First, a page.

Auger electron

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Auger emission (pronounced Oh-zhay) is a phenomenon in physics in which the emission of an electron from an atom causes the emission of a second electron. This second ejected electron is called an Auger electron.

When an electron is removed from a core level of an atom, leaving a vacancy, an electron from a higher energy level may fall into the vacancy, resulting in a release of energy. Although sometimes this energy is released in the form of an emitted photon, the energy can also be tranfered to another electron, which is then ejected from the atom.

Upon ejection the kinetic energy of the Auger electron corresponds to the difference between the energy of the initial electronic transition and the ionization energy for the shell from which the Auger electron was ejected. These energy levels depend on the type of atom and the chemical environment in which the atom was located. Auger electron spectroscopy stimulates the emission of Auger electrons by bombarding a sample with either X-rays or energetic electrons and measures the intensity of Auger electrons as a function of the Auger electron energy. The resulting spectra can be used to determine the identity of the emitting atoms and some information about their environment.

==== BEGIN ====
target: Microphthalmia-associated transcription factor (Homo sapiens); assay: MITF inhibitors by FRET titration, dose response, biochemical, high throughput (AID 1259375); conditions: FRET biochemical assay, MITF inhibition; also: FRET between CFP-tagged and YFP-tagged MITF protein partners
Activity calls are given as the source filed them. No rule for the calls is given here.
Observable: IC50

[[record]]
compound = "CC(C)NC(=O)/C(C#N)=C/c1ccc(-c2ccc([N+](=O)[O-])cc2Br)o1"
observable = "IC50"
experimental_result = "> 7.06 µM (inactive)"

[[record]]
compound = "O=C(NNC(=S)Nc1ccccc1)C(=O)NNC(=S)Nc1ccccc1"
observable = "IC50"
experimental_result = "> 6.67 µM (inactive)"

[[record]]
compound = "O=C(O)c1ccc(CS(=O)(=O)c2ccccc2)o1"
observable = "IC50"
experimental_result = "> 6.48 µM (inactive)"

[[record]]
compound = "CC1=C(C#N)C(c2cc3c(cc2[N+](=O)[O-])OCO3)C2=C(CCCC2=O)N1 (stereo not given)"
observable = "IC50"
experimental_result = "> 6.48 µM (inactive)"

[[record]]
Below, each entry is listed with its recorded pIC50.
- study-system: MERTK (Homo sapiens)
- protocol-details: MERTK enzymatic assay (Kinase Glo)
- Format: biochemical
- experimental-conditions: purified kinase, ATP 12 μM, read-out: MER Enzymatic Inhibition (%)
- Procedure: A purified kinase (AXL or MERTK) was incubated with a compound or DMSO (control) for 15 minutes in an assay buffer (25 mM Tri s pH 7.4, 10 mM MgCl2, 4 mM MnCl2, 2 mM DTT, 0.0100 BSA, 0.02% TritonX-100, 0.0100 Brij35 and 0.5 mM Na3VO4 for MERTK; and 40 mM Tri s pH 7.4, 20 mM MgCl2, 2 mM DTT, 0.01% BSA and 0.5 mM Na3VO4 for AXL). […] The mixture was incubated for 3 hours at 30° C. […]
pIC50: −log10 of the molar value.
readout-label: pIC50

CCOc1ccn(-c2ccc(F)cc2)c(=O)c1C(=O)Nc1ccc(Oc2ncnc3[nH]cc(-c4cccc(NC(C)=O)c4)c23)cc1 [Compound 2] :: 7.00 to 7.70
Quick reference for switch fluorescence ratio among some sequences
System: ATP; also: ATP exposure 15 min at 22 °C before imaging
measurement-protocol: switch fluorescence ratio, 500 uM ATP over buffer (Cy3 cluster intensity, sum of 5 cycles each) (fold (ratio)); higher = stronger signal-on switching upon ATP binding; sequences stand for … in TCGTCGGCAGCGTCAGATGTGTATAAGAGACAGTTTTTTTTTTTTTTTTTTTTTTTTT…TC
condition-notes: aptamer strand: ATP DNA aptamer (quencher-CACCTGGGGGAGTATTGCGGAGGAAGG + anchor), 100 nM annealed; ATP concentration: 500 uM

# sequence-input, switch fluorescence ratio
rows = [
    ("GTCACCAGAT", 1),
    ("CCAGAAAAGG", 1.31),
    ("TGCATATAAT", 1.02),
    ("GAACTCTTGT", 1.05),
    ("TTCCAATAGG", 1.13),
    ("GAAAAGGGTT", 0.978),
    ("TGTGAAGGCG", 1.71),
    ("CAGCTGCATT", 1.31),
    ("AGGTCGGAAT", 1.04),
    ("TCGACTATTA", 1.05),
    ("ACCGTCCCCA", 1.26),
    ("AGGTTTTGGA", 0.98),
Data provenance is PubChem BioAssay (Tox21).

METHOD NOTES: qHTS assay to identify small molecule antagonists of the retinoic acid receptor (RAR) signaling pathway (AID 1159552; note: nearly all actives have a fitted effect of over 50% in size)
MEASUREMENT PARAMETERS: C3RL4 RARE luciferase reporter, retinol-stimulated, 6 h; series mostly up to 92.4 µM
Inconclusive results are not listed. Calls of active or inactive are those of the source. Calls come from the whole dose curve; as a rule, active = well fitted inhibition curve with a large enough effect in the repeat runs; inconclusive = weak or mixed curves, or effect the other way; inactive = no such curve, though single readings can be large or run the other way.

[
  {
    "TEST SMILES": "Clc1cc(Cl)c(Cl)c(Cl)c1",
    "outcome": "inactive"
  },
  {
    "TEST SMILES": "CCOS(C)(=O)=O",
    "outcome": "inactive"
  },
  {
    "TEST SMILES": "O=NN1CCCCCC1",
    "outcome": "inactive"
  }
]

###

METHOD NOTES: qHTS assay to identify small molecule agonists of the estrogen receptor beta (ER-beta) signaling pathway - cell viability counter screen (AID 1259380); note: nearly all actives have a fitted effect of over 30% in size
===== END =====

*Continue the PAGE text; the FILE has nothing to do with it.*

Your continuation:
History

The Auger emission process was discovered in the 1920s by Lise Meitner, an Austrian physicist. Subsequently Pierre Victor Auger, a French Physicist, also discovered the process. Auger reported the discovery in the journal Radium in 1925 and it was Auger that had the process named after him.

fr:Électron Auger